As September elections approach, COVID-19 takes a mounting toll and wildfires burn across huge swaths of the country, devouring forests, blanketing cities in smoke and diminishing public trust in the authorities. The Kremlin crackdown on dissenters, civil society, and independent media continues.
Here are some of the key developments in Russia over the past week and some of the takeaways going forward.
When the coronavirus pandemic took hold over a year ago, it swiftly emerged as an unusual test for Russian President Vladimir Putin and his government: A starkly real problem whose effects would be relatively resistant to propaganda.
At first, Putin appeared to hope that COVID-19 would bypass Russia.
That did not happen, and the coronavirus cast a shadow on what was supposed to have been a glorious spring of 2020 for Putin, with May 9 celebrations of the 75th anniversary of Nazi Germany’s defeat following an April vote giving him the right to seek the presidency again -- twice -- after his current term expires in 2024.
Due to COVID, the ceremonies were toned down, and the vote was postponed until a weeklong period ending on July 1, 2020. At that point, Putin may have been confident that the coronavirus crisis -- which he had said in March 2020 was “under control” -- would recede well before the September 2021 elections to the State Duma, the lower house of parliament, which will set the stage for 2024.
Instead, COVID is raging again a month before the September 17-19 balloting, and Putin’s government is struggling to vaccinate a population that deeply distrusts the authorities. And even as the official numbers break records on an almost daily basis, they are in question perhaps more than ever before.
“Data on COVID-19 cases and death figures…have repeatedly been exposed as grossly underreported,” political analyst Andras Toth-Czifra wrote in an article published by the Center for European Policy Analysis, a U.S.-based think tank, on August 11.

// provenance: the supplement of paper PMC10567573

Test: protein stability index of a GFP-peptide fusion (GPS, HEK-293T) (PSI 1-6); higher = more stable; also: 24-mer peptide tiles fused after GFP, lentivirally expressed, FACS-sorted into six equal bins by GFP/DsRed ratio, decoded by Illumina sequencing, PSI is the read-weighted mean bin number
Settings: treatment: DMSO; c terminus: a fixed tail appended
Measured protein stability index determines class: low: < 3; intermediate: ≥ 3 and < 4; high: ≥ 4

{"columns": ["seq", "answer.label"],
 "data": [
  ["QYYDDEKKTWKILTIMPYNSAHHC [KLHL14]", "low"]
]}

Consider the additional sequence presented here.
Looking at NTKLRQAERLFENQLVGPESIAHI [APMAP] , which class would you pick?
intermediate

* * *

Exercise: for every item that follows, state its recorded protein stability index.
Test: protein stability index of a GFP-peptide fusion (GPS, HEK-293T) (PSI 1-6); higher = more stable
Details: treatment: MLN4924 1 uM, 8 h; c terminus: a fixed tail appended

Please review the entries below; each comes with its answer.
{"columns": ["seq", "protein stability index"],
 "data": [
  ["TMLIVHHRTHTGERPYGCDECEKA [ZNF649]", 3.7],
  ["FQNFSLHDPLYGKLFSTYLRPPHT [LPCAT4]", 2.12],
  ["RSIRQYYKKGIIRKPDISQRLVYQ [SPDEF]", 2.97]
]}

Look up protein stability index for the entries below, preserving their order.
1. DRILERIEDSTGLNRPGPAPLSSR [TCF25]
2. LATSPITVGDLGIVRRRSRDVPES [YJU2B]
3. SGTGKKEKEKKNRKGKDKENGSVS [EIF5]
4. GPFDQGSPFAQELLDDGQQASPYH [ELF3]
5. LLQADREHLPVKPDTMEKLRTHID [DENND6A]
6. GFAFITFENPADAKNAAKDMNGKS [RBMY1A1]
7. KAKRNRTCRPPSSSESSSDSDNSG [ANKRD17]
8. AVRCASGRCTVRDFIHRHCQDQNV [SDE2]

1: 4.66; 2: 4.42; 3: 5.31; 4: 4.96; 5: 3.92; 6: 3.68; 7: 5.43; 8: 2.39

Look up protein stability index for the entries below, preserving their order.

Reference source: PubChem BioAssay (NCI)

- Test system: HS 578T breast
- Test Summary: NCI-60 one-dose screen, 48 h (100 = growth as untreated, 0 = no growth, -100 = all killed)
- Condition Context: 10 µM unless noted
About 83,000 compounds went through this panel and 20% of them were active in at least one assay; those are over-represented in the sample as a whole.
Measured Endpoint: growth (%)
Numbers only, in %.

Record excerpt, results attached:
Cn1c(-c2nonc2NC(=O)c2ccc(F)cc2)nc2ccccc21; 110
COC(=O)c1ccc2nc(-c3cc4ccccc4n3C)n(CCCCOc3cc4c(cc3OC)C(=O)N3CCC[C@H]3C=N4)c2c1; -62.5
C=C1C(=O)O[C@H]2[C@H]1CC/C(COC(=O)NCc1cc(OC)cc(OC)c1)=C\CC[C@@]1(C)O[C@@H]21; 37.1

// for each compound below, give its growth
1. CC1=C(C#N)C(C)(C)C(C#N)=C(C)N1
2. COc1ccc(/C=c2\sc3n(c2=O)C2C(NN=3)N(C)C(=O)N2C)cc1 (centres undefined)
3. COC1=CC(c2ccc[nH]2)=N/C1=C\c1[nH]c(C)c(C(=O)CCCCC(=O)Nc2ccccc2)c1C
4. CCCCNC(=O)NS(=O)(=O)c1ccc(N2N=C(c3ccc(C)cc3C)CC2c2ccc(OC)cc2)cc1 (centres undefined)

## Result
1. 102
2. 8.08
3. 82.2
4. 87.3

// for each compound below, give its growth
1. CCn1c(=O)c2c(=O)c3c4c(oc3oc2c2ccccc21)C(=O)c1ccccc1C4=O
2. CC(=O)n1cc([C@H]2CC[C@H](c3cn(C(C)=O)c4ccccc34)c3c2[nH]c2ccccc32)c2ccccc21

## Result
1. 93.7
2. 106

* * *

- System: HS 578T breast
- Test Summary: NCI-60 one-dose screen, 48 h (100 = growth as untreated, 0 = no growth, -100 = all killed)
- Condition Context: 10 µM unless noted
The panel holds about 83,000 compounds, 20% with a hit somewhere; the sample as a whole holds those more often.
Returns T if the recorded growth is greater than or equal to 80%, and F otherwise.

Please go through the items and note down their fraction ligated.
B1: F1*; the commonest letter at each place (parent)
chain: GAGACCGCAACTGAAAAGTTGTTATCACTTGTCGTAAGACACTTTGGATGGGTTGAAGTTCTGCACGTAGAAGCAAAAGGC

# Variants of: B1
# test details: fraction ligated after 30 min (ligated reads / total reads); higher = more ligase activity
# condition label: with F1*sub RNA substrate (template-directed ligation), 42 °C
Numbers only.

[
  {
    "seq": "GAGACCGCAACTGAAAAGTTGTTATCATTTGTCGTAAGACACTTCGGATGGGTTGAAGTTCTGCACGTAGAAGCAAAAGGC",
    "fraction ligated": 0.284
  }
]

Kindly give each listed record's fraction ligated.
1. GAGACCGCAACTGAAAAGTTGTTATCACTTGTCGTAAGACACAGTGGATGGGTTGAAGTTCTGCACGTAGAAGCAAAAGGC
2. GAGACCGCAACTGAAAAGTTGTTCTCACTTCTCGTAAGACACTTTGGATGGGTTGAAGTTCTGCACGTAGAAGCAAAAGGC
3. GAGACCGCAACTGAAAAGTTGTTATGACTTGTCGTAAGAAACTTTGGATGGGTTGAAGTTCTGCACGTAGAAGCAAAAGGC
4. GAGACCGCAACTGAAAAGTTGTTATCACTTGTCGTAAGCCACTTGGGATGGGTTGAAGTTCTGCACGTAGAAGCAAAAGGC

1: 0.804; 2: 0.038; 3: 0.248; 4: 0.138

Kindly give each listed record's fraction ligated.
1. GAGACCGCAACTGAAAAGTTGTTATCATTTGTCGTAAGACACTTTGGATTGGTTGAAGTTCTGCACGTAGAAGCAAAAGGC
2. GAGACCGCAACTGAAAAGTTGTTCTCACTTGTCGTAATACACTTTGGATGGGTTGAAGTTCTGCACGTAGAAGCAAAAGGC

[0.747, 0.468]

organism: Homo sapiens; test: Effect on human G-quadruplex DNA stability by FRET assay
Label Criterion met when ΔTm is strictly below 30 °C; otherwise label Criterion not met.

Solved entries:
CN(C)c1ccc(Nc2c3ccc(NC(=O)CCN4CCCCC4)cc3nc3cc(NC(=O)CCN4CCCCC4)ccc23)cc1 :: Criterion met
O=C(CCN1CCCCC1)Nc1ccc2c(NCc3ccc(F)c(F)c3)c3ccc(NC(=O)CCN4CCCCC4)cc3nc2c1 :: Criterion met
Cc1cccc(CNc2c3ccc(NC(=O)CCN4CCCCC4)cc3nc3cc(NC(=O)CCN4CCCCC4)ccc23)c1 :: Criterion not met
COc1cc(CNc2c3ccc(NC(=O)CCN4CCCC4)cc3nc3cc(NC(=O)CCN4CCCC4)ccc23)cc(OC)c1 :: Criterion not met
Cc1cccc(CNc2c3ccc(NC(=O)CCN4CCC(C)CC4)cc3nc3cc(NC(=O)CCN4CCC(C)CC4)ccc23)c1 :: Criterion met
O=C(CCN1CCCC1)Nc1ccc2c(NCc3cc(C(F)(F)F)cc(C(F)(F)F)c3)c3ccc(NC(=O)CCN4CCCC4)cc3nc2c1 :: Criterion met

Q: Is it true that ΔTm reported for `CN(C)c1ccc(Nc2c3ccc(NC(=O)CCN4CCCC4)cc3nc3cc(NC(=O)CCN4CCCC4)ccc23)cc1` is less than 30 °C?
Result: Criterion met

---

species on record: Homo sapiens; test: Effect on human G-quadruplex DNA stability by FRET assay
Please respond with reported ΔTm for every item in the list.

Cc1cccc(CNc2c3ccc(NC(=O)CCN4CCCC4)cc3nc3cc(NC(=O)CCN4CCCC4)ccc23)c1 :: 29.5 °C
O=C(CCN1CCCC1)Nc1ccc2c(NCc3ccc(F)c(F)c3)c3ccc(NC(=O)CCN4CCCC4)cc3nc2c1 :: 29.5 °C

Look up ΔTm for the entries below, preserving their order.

What The Blazes?
There are also questions about the official information that has been disseminated about another big problem plaguing Russia this summer: wildfires.
Forest fires are an annual phenomenon in the expanses of Siberia and the Russian Far East, as they are in the western United States and in other parts of the world. This year, though, they are said to be the worst in Russia in about a decade -- and bigger than the rest of the world’s wildfires combined.
Experts lay the blame for the extent of the blazes on a combination of factors -- including a warming climate, a disastrous drought, excessive logging, and misguided forest management -- and residents point the finger at local and regional officials they say have failed to properly tackle the problem.
In the vast, hard-hit Yakutia region, villages have been evacuated and smoke has blanketed the capital. As far away as Krasnoyarsk, a city of more than 1 million people some 2,200 kilometers to the southwest, acrid smog has filled the air -- and officials warn that may happen in Moscow before the wildfire season is over.